Shadow Media, Creative Work, and Organized Networks

Media professionals are, like everyone else, hit hard by the economic downturn - but not just that. In an age of egocasting, consumers turning mediators and producers (or: produsers/prosumers), and behaviors of media firms signaling those of the people formerly known as the employers, mass layoffs, outsourcing and other forms of contingency have great impact on the employment, morale, and creative process in media work.

All of this is particularly problematic if one assumes work to take place in the specific context of media firms and companies – if one understands media work in the traditional sense of employment. That model for media work is (and has been for quite a while) not very realistic for many professionals across the media industries, as their work relationships can best be described as contingent and "atypical", which means: work takes place often without contract, without any kind of formal responsibility or accountability system, is dependent on fluctuations (for example in the market, consumer demand, pricing and financing arrangements) beyond the control of the professional(s) involved.

In 2009 we can add to this caveat on media work the emergence of what Businesweek’s Jon Fine predicts as a shadow media, consisting of
“properties created and staffed by those pink-slipped in '08 and '09. This sets the stage for epic clashes with existing players in '10 and beyond.”
Indeed – clashes with those still under some form of employment. Yet those numbers are declining fast, according to a brief but powerful overview in The Hollywood Reporter:
“Layoffs in the media industry, which includes film and TV companies, amounted to 28,083 last year, the highest since 43,420 staffers were let go in 2001 following the bursting of the dot-com bubble.”

The question is: how can we make the shadow media economy (or rather: ecosystem, if we do not necessarily assume the creative work involved is done to further commercial enterprise) visible?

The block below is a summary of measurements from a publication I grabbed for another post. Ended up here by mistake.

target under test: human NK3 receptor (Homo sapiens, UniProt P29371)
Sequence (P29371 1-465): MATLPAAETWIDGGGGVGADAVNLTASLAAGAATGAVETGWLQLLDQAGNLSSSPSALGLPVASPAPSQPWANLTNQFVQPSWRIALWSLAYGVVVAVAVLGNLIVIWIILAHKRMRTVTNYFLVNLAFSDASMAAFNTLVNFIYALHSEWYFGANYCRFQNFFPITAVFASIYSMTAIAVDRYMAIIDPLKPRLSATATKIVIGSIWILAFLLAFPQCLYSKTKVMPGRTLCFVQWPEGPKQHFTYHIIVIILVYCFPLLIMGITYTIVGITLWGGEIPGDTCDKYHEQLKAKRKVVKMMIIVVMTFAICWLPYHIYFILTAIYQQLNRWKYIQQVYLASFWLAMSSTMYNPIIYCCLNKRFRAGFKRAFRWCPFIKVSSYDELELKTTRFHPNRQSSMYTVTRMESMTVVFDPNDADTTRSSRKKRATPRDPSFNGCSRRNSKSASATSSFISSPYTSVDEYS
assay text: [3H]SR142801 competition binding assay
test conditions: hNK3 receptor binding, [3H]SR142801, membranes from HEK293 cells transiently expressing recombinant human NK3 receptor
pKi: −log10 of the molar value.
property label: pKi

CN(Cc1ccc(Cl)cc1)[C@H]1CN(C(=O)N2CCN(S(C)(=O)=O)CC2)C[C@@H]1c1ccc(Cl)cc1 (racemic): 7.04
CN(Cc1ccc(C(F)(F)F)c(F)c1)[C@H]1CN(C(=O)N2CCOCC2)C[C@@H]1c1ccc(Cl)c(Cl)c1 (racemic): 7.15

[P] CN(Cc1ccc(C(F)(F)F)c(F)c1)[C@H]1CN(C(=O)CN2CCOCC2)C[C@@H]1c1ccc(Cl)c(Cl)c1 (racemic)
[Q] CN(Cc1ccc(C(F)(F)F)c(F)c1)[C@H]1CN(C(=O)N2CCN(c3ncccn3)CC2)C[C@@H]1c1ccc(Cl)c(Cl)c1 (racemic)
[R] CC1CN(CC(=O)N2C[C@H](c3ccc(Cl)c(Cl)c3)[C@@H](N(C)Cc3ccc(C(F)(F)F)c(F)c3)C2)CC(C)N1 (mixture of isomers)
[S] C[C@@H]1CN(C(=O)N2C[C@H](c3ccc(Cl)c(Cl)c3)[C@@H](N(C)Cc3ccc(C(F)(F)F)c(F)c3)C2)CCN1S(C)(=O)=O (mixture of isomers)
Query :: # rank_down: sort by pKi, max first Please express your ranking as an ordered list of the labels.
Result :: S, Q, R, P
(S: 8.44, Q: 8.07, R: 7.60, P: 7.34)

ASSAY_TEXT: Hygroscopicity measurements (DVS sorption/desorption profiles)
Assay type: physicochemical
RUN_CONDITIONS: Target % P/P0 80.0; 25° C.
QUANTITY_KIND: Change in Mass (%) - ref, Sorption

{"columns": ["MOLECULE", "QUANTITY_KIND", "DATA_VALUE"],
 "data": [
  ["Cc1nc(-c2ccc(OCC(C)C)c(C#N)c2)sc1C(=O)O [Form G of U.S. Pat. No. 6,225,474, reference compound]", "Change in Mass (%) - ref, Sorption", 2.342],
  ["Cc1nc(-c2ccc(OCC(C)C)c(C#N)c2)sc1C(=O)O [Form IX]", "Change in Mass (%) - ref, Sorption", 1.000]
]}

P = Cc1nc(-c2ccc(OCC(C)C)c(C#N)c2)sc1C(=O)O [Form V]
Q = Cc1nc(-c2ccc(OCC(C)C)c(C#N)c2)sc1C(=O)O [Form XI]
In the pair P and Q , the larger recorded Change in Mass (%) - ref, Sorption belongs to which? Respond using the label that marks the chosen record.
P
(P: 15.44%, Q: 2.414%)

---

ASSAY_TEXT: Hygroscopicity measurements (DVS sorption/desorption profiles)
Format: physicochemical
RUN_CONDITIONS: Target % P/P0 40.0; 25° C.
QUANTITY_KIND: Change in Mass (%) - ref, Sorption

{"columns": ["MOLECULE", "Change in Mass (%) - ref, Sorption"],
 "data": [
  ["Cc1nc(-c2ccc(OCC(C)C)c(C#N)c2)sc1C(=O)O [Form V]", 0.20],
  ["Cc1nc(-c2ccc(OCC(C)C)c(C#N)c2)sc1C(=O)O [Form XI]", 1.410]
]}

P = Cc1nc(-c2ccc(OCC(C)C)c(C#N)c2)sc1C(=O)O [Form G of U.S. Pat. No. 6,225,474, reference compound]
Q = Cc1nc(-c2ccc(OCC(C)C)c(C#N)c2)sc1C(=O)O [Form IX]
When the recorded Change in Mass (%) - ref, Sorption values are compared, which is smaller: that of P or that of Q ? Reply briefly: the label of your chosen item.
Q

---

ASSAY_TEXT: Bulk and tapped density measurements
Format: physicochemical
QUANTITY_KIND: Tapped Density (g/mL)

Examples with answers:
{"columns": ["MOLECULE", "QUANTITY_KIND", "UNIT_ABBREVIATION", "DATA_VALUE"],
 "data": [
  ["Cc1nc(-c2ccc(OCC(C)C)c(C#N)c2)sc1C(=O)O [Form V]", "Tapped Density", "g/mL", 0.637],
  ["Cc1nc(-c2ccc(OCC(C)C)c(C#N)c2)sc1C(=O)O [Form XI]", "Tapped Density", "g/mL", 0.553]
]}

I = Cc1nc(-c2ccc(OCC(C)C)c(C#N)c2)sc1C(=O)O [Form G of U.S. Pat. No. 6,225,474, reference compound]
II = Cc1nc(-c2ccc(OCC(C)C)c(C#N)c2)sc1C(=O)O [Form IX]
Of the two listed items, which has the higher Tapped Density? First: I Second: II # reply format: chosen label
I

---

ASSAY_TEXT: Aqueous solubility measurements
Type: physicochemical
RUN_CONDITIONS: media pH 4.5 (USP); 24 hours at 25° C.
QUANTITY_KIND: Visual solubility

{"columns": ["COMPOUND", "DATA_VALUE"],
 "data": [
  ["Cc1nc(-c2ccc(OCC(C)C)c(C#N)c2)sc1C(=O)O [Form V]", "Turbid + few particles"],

One way is through the emergence of formal, semi-formal, and informal organized networks (see the work of Ned Rossiter, Vincent Mosco and Catherine McKercher in this context) of creatives (in advertising, film/TV, journalism, games, and so on). These are often not unions, but rather loosely integrated collectives, often local yet increasingly transnational in nature that act as some kind of bulwark against the intimidating nature of the global marketplace for media/cultural/creative industries.

Examples of formal global media professional networks: the International Federation of Journalists, Global Unions, and the Media/Culture/Graphical sector of the International Labour Organization (ILO).

Examples of semi-formal global networks are the International Game Developers Association (IGDA), and Artbox.

Examples of informal networks: any and all nodes and hubs online where media workers come together, such as at numerous Facebook groups and Twitterfeeds (at Twitter I warmly recommend following themediaisdying).

Some personal favorites on Facebook are: "Don't tell my mum I'm in advertising - she thinks I play piano in a brothel” (5,162 members as of 10 January 2009), the Newspaper Escape Plan (2,413 members on Jan.10), "Trust me, I’m a Journalist" (with 18,230 members on Jan.10), the Film Industry Network (18,051 members on Jan.10), and the "People who have had their souls broken by working in the games industry" group (with 513 members on Jan.10).

It should be fascinating to follow these intitiatives or "spaces of flows" as Castells uses the concept. How this all translates to better conditions for creative work to flourish and professionals to be rewarded for their expertise, I do not know. But the inspiration is certainly there, and our research should follow suit.